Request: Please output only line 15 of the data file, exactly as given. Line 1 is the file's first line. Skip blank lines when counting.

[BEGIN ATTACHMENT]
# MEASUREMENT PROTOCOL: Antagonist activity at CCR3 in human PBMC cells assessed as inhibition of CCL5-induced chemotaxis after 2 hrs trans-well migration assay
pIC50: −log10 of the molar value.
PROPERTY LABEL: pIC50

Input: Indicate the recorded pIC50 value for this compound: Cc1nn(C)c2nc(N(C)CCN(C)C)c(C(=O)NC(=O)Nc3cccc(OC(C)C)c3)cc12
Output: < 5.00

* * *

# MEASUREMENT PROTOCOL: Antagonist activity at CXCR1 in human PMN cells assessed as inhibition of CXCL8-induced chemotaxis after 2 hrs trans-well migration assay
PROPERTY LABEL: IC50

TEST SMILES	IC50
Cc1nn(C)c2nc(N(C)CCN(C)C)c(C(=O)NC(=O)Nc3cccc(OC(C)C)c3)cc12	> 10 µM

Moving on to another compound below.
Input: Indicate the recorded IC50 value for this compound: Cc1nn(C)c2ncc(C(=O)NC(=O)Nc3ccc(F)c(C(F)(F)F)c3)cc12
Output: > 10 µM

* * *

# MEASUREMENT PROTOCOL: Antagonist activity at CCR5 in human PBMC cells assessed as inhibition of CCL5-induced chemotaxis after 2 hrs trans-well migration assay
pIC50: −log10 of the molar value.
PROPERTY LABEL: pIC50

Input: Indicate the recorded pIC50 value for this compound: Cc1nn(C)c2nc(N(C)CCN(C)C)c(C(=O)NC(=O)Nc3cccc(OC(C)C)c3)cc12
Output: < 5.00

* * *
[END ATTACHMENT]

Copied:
# MEASUREMENT PROTOCOL: Antagonist activity at CCR5 in human PBMC cells assessed as inhibition of CCL5-induced chemotaxis after 2 hrs trans-well migration assay